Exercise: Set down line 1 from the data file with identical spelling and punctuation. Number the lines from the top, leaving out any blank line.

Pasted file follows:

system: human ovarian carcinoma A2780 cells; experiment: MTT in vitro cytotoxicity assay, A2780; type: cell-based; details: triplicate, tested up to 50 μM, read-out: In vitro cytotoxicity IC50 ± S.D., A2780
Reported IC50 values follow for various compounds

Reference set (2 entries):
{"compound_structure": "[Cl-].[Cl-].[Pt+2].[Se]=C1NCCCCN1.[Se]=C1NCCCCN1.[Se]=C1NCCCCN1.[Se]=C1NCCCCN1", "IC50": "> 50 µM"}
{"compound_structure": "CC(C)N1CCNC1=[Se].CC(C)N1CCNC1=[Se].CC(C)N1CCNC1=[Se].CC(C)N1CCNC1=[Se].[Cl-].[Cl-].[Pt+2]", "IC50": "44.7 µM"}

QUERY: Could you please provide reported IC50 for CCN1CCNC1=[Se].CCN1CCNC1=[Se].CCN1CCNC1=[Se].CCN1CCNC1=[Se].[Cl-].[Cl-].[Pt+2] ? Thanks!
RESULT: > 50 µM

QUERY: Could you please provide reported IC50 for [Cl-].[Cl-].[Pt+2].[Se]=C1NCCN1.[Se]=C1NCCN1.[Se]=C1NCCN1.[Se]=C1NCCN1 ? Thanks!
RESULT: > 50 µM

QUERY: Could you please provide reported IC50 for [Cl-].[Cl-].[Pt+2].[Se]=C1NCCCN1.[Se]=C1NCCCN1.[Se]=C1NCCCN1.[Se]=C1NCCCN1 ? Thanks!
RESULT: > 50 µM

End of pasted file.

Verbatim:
system: human ovarian carcinoma A2780 cells; experiment: MTT in vitro cytotoxicity assay, A2780; type: cell-based; details: triplicate, tested up to 50 μM, read-out: In vitro cytotoxicity IC50 ± S.D., A2780